We spent the day on Key Largo. We kayaked from the hotel, visited the Wild Bird Sanctuary again and took an eco tour. The eco tour was also a sunset tour. Key Largo is bordered by five parks, such that almost all of the waters around it are government protected. To the north is the Everglades, east is Biscayne and south is Pennekamp. There are also a couple more to round out the handful.
We were two of six guests on a patio boat, piloted by Captain Larry. Adverts for this tour boasted mangrove forests, birds galore and as a teaser, manatees. I was doubtful of this last attraction, but I shouldn’t have underestimated the “manatee whisperer”, as Larry likes to bill himself. We began our tour manatee hunting, in the most unlikely of place, at least to my mind.
The keys were once coral reefs, but when the ocean level dropped, they became islands. In their hearts they are still reefs and except for a thin layer of topsoil are solid coral rock. Starting in the fifties, in order to create more ocean front property canals were dug. These canals were blasted and cut into the rock and became a water network for residential communities. Not exactly where I would have first gone looking for manatees.
The thing about sea cows that differentiates them from other marine mammals is that they require fresh water. That’s why they thrive in Sarasota Springs, which has natural fresh water springs. In Key Largo there are no natural sources of fresh water, at least anymore, but there are plenty of manmade ones. Someone washing off their boat is enough to attract them. They have excellent hearing.
Larry has plenty of obliging neighbors, who were more than willing to run some water for a passing tour boat. Technically it is illegal to water the manatee, but besides boat washing there is also tubs to fill, etc. We were able to approach to within twenty feet, without creating any recognition of our presence.
We got up early, had a quick HoJo breakfast, checked out and headed across the Bridge of Lions to Anastasia State Park. Located on one of the barrier islands that protects St. Augustine, when we arrived it was not yet open. Rather than wait, we doubled back to the lighthouse, which also was not open, but at least afforded a quickie photo-op. The park was open, when we returned. It was low tide and the beach was a football field length wide. The above action shot can only begin to enumerate the multitude of water fowl that were present. A bicyclist had flushed them. He was setting up a cross-country race course for later. We also partook of the more inland waterways that the park had to offer. We saw an osprey fishing in the distance, throwing up spray with each dive, but it was comparatively dainty to the pelicans, who when performing their own version of this maneuver sounded like they were belly flopping into the water.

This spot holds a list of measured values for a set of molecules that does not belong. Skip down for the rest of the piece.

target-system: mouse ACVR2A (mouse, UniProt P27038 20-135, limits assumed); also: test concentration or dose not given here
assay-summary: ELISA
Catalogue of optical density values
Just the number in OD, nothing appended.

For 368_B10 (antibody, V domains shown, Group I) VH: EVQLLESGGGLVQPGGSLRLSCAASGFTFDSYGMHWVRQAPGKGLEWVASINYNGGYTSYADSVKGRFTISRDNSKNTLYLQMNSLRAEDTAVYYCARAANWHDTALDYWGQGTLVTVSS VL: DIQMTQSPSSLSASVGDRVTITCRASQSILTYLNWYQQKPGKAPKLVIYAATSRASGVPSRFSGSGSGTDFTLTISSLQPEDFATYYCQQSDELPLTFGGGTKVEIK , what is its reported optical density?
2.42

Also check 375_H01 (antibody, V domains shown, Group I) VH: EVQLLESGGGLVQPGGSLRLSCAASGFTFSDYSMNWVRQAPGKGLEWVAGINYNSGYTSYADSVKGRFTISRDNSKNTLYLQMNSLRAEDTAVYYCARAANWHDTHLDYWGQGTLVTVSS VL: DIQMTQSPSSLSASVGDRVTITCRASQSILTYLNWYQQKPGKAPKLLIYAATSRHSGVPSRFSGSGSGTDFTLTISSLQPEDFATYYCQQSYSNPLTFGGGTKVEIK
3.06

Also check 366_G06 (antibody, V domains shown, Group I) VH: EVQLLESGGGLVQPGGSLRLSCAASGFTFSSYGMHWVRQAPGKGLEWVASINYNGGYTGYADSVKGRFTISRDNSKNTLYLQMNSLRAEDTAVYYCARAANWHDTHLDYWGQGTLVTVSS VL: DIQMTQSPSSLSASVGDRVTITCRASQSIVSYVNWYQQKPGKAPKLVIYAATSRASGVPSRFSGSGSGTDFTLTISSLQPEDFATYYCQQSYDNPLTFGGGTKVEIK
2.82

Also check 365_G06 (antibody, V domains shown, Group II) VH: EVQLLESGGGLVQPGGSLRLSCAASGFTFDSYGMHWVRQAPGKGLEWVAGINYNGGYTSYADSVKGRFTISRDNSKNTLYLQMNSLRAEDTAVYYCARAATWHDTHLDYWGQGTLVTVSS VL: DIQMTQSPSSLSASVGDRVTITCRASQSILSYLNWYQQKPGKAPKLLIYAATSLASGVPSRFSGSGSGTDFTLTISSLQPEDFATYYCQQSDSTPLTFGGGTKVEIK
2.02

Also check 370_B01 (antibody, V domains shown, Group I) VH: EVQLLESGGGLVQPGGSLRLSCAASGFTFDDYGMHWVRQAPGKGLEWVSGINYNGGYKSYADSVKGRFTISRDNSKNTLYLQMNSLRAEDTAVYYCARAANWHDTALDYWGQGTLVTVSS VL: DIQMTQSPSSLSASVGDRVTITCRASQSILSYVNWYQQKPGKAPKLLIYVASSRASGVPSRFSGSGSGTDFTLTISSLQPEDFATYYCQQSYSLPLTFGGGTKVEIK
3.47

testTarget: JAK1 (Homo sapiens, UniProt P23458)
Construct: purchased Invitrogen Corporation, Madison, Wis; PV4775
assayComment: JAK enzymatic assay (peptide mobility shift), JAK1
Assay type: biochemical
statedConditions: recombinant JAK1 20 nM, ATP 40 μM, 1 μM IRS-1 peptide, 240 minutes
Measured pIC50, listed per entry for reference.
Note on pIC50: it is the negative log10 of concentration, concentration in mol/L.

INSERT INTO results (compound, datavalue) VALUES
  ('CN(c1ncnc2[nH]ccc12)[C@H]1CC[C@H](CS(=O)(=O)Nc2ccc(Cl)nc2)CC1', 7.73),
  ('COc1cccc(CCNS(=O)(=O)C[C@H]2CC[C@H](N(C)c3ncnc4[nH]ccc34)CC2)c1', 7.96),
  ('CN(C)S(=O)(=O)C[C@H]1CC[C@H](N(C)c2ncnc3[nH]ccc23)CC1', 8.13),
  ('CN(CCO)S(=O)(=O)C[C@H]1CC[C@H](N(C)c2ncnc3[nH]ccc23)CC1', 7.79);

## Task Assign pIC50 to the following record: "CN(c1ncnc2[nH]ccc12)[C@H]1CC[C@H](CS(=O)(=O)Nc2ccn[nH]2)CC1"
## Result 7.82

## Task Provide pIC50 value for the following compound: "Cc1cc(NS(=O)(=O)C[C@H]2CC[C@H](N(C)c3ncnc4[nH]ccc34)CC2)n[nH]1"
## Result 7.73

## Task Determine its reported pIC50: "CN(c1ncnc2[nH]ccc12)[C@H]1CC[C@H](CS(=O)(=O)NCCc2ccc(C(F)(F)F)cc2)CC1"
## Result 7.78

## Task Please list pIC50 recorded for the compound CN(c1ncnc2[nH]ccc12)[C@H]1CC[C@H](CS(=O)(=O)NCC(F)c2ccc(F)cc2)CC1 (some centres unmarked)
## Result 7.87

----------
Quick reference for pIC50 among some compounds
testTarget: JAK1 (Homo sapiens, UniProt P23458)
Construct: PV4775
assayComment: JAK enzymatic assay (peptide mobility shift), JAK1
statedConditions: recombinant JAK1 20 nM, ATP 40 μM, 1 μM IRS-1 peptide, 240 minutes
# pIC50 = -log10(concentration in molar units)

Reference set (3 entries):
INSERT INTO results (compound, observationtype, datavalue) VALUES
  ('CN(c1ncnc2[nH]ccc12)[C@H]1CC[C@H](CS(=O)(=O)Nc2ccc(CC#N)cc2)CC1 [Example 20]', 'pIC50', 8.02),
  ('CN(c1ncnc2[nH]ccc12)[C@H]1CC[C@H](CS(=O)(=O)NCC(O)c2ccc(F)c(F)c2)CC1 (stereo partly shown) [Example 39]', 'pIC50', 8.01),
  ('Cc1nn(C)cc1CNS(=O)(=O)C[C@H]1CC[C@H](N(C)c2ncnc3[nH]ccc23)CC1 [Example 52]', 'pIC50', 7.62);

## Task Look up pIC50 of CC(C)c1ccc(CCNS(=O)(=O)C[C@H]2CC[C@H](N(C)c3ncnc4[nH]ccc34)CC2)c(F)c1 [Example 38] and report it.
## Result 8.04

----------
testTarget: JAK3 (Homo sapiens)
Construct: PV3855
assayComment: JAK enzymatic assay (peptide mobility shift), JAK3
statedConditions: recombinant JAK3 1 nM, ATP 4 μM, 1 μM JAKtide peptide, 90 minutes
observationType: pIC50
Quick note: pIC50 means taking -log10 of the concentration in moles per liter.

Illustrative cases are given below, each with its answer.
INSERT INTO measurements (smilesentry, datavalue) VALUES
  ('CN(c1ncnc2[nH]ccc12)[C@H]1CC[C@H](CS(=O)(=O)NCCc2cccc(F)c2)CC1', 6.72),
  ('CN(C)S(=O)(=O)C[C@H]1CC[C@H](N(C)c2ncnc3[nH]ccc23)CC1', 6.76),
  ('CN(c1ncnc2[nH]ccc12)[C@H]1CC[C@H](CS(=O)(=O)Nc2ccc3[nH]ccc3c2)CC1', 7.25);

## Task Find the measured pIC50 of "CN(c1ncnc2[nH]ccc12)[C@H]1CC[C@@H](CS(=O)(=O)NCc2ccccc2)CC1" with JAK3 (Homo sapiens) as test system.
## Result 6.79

We next hit the road and promptly ran into Daytona 500 traffic. I think that a fair number of the racers were late for their starting times and were striving to make time up on the highway. It was a zoot city. They passed, as did Mar-a-logo and Miami. Siri threatened us with a massive accident related jam on the bridge to the keys, but by the time we arrived there was only a minor gaper block that was caused by party boat revelers on the side of the highway.
We landed on Key Largo, ready to commence our Florida vacation proper. We upgraded from last year’s motel. Its dock featured shark and barracuda, both of the baby variety, but scary enough to some of the other tourists. We did the sunset thing, but it was cloudless and uninspiring. We ate at a convenient fish house, just across the highway. The seafood was great, the sides adequate, but the crux came at dessert, key lime pie naturally. It was fantastic, but with such a statistically inadequate sample size (one), can we really state this? We need more data. Such is our mission that among the hundreds, nay thousands of the key’s lime pie purveyors, we will discover the best key lime pie. Tourists in the millions have adopted this quest, but we shall succeed. God rest my fork!
The Bridge of Lions is a double-leaf bascule bridge that spans the Intracoastal Waterway in St. Augustine, FL. How did we end up here? It started with the polar vortex. Anne and I decided that it was time for a getaway. We rebooted last year’s Florida vacation, with a few new tweaks.
We did a Chattanooga first night redux, but it wasn’t the same since Becca and Rey have moved to Nashville. We’ll try to catch them on the flipside. You could say It Was a Rainy Night in Georgia, except that we were a couple of miles east, still in Tennessee, but I don’t think that weather hoes that close to the state line.
On this day, we drove to St. Augustine. We had visited this “ancient” city on our last trip. I even booked the same motel, a vintage HoJo. After two days in the car, our walking tour covered much of the same ground as last year, with lots of great photo-ops. It was good to get some steps in. We dined at a Polish-Greek restaurant. Usually, these mixed ethnic dineries are the result of a cross marriage. Not in this case. Husband and wife are both Polish, but they met, married and their first-born all occurred in Greece.
On our way back to the motel, we walked through the more touristy part of the old town. We encountered a Kilwins, but it was so slammed with Michigan expats that we figured that it would be quicker to just drive to Ann Arbor. We took a walking break and sat on a bench and listened outside the Kilwins to a woman singing Elvis at a neighboring bar, Can’t Help Falling In Love.